Vice President and CTO, Memphis Light, Gas
November 8-10, 2009 Seattle, Washington
View SIMposium 2009 Program
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Established in 1968, the Society for Information Management (SIM) is the premier network for IT leaders. SIM is comprised of more than 3,600 members including CIOs, senior IT executives, prominent academicians, and foremost consultants. Through its 31 chapters, SIM provides resources and programs inspired by IT leaders for IT leaders that enable CIOs to further develop their leadership capabilities and those of the emerging leaders in their organizations. SIM provides the premiere collective voice to advocate policy and legislation on behalf of the IT profession.
|Have SIM Memphis News to Share for the Next Quarterly Newsletter?|
The SIM Memphis Chapter continues to enrich its membership with opportunities to network, learn and grow in addition to serving the community. Work is always in progress - from scholarships to Teen Tech Camp - and there are many ways you can make a difference by supporting chapter activities. Want to volunteer and become more involved? For more information, contact: Jana Branham
, Community Outreach, Susan Caldwell
or Judy Simon
, Membership, Stephen Schaefgan
, Strategy Series, Tony Rooney
, Programs, or Diane Coons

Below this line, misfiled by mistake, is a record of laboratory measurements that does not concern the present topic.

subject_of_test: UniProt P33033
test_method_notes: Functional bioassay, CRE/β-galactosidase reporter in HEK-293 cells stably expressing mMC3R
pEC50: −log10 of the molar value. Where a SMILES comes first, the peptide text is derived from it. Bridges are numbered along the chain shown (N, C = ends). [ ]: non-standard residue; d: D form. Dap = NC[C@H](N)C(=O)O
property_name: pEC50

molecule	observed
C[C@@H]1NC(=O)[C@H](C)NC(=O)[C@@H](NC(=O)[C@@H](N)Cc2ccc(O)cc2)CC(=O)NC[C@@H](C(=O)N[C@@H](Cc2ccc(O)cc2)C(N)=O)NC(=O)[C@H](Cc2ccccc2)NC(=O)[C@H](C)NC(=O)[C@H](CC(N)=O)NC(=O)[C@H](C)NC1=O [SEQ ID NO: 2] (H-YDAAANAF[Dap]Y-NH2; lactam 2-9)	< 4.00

Show Me the Money!
by John Lewis
Have you ever wondered what happens to the local dues you pay and the money the chapter generates from programs like the Strategy Series? Most people think that we simply use the money to pay for speakers and dinners at regular monthly meetings. Well... that's partially correct. But that's not the whole story. Read on to learn more about how our funds are put to work.
SIM Memphis began supporting and developing Teen Tech Camp in 2005, and it has continued to gain momentum each year. This month, our chapter has donated $3,000 plus laptop hardware to the Memphis Public Library for this annual event. It's a free summer library camp which offers students ages 13-15 an opportunity to learn to edit photos, music and videos to produce animations or simple games.
"Project in progress," Teen Tech Camp 2008
This year, the camp will be held from 9 a.m. to 3 p.m. July 20-25 at the Benjamin L. Hooks Central Library, and it has enthusiastic support from the SIM Memphis Members. The camp's primary purpose is to encourage teens to pursue IT careers. Each day, a SIM Member will be onsite to demonstrate the latest bright shiny object (BSO). This year's line up will include a demonstration by Ed Charbonnet of his hovercraft (take pictures, please!) and Sue Conklin demonstrating a scanner glove. Colin Onita and Pat Ruckh will also be BSO presenters, and Jana Markowitz will give this year's Career Talk.
The demonstrations and daily activities will culminate in the students creating projects. SIM members will judge the projects on Saturday, July 25th, when parents of the participants will also come to see their work. If the final projects are anything like past years', judges will have a tough time!
Prospective campers must complete and return an application, including a recommendation from a teacher and a parent's consent. Out of the many applications received, over 25 students are selected to participate.
Memphis SIM Member Kevin Morgan Assists
Judging Projects, Teen Tech Camp 2008